Not too many people have the luxury of jumping on a plane at the last minute and flying to the destination of their choice for free, but I’m one of the few lucky ones and I did just that yesterday morning on a flight to New York City. The plan was to spend the day in the city with my friend Albert
and catch a screening of Dirty Laundry
at Clearview Cinemas in Chelsea before they carried out their plan to prematurely remove
the film from their theater. It still amazes me how I can be in Atlanta one minute and in another city a few hours later and back home before the clock strikes twelve, ahh the beauty of planes…but I digress.
My goal was to confront theater management and ask them exactly why Dirty Laundry was being pulled from the theater after less than a week into a successful run since they refused to speak with me over the phone. After the movie I seized the opportunity to engage the theater manager in a little “Q&A” session that he was obviously unprepared for and it showed all over his face and in the bullshit answers he gave me to my questions, but more on that later.
Unbeknownst to me I’d become emotionally invested in the film and after seeing it for the second time today in over a year it became apparently clear. I am Sheldon Patrick/Patrick Sheldon. Rockmond Dunbar’s
character Sheldon who prefers to be called by his middle name Patrick parallels my life in so many ways that it’s almost scary.
Patrick was born in a fictional small southern town called Paris, Georgia and I was born in the small southern town of Montgomery, Alabama. We both knew that we were ‘different’ at a young age and were often on the receiving end of anti-gay slurs. Patrick channeled his pain into his writing (something I would tap into later in life) and I channeled my pain into dance. Once we both became adults we left the south for the freedom and opportunity of life in New York City and vowed never to return.
The idea of living in New York City where the restrictions of living openly as a gay man were almost non-existent compared to life in the south, this was indeed attractive to Patrick and myself. To this day every time I return to Alabama it feels as if I’m suffocating. Do you ever get the sense that you just don’t belong in a certain place, the feeling that you’ve outgrown the people and the small town mentality? Like Paris, Georgia was to Patrick, Montgomery, Alabama is to me, my birthplace and not my home.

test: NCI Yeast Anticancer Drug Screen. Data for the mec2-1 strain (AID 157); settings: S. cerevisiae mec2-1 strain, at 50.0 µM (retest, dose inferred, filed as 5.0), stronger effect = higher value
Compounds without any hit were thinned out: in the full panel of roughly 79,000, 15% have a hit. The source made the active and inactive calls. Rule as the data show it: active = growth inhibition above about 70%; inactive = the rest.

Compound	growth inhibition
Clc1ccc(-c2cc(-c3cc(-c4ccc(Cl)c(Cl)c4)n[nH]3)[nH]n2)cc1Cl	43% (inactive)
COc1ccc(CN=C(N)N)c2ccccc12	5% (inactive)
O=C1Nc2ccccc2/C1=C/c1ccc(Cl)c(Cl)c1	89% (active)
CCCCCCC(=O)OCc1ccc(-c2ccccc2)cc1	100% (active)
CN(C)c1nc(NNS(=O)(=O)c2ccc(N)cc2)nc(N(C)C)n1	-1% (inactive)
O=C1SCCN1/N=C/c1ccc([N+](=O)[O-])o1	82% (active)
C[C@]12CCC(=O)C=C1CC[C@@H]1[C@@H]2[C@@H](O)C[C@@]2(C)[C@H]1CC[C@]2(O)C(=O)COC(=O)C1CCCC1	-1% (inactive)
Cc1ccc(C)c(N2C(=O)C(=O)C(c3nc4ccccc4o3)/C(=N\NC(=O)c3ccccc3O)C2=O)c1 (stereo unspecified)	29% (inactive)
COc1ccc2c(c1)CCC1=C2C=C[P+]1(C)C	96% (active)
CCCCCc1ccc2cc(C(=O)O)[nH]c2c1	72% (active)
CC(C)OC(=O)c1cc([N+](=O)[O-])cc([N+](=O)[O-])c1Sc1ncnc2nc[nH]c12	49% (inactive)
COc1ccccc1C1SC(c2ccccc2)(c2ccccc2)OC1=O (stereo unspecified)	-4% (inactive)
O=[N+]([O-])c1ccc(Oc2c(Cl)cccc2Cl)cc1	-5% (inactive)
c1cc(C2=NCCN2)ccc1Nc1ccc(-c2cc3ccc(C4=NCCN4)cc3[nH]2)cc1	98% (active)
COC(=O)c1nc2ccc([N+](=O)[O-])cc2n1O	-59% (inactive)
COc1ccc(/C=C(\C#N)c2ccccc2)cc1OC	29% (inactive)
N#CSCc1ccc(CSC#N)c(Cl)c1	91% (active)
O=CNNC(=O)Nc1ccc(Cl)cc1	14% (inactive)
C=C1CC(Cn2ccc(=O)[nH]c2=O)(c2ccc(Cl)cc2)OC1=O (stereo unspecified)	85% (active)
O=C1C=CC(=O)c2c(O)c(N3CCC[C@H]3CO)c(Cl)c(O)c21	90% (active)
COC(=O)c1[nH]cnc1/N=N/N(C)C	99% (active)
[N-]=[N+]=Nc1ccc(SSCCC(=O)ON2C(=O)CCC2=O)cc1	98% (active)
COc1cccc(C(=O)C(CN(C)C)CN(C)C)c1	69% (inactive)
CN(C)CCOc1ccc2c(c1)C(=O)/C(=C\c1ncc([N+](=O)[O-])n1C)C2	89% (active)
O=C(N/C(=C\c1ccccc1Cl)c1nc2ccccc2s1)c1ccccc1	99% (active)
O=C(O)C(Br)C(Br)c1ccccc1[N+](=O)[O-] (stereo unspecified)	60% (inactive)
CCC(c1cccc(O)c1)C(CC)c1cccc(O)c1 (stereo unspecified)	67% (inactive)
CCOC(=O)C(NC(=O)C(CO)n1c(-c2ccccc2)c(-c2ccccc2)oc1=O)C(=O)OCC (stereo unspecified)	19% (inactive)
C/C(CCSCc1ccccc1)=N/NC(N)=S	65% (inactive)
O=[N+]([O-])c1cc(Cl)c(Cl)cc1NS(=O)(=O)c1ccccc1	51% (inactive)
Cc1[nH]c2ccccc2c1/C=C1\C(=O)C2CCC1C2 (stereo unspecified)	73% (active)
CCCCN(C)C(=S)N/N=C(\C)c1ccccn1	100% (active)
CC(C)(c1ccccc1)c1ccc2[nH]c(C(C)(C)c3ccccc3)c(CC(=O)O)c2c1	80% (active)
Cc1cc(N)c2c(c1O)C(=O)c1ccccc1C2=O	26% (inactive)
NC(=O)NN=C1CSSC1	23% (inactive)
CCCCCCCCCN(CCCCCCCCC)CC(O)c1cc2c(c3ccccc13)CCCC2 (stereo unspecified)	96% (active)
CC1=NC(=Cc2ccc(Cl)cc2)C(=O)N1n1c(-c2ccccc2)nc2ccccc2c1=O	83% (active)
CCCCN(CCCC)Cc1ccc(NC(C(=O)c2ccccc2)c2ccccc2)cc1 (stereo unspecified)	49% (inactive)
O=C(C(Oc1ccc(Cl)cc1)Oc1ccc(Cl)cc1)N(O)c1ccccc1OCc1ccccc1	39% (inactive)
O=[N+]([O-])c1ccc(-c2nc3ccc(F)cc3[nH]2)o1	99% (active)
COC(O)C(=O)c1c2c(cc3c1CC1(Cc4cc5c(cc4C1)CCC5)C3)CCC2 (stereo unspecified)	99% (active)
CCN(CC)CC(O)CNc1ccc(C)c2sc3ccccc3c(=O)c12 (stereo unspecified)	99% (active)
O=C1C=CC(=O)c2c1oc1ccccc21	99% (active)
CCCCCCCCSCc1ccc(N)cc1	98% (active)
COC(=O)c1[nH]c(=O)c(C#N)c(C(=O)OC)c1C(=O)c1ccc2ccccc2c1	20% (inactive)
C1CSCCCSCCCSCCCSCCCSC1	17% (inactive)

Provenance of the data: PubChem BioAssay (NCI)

There’s plenty of dirty laundry in the film besides the secret that Patrick has managed to keep from disclosing to his family for years as producer Crystal Anthony McCrary
so eloquently articulated on Reel Talk with Al Sharpton.
One major issue is the resentment the family felt for Patrick after he moved to the big city, got a big city job, fine clothes, new friends and an “uppity” attitude. I couldn’t begin to tell you the number of times I’ve had to listen to people from back home tell me that I thought I was better than everybody else simply because I had the courage to leave. The fact of the matter is I never believed I was better than the people I grew up with, but after living in New York City and traveling the world meeting people from different cultures, religious backgrounds, and sexual orientations, I began to respect and embrace the differences in people, a lesson many people in Paris, Georgia and Montgomery, Alabama were years behind in learning, including people in my family.
So with feelings of resentment comes the inevitable breakdown in communication, which leads to hurt feelings, estrangement and anger. Add a little homosexuality in the mix and you’ve got a recipe for disaster. But a person can only abide by the “don’t ask, don’t tell” policy that many black families have created for their gay and lesbian relatives for so long before the closet door is either flung open by the person in question or he is forced out perhaps by a messy relative. Now you know Sunday dinners in black families are famous for more than just the food being served.
Like Patrick I spoke my truth to prevent someone else for speaking it for me and while it was one of the hardest things I’ve ever done it was also one of the most liberating. And while our families received the news with mixed reactions, the blood and unconditional love that made us a family superseded anything that could possibly be considered as a threat.
My mother always told me, ”Baby leave home in a way that you will always be able to return”. She says I never listen to her but after 10 years of being away I’m not exactly home but two hours away in Atlanta, and after 10 years of being away from Paris, Georgia Patrick returned, what a coincidence…lol.
As for the theater manager “Fajeem”, I asked him if it was normal procedure to pull a film after a successful opening weekend and he looked at me like a deer caught in headlights (I’m assuming he’d become accustomed to avoiding this conversation by hanging up on people who called the theater with the same motive, but I was standing in front of him) and replied, ”Oh I don’t know anything about that…how that all works, you’re gonna have to call the corporate office”. And then his sidekick Edwin, the ticket taker chimed in and said the movie was only scheduled for a limited engagement and was never supposed to run longer than a week because the distribution company (FOX? CODE BLACK?) wouldn’t authorize the theater to show the film longer than a week. Yeah right. If it sounds scripted then it probably is. Who knew I would get a show in the lobby too.
If you’re in L.A. and you haven’t seen Dirty Laundry yet then get your behind to the Beverly Mann Theater today. Atlanta, Baltimore, and Washington D.C. December 28.